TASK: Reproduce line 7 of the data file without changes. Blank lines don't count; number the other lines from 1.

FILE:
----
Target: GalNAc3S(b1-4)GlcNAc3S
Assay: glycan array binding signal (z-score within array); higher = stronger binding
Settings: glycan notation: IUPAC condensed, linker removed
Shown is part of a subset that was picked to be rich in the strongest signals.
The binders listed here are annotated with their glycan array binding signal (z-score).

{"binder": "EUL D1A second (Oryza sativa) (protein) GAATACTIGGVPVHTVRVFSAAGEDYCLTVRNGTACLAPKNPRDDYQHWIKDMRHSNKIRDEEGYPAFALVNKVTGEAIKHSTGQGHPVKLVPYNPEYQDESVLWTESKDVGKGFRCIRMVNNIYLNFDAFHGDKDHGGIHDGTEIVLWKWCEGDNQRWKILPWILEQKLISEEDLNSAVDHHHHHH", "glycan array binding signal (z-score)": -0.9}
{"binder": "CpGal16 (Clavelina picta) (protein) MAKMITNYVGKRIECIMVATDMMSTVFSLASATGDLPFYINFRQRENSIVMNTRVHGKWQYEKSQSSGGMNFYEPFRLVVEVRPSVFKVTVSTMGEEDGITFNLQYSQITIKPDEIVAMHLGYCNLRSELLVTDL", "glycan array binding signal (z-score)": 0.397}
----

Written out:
{"binder": "CpGal16 (Clavelina picta) (protein) MAKMITNYVGKRIECIMVATDMMSTVFSLASATGDLPFYINFRQRENSIVMNTRVHGKWQYEKSQSSGGMNFYEPFRLVVEVRPSVFKVTVSTMGEEDGITFNLQYSQITIKPDEIVAMHLGYCNLRSELLVTDL", "glycan array binding signal (z-score)": 0.397}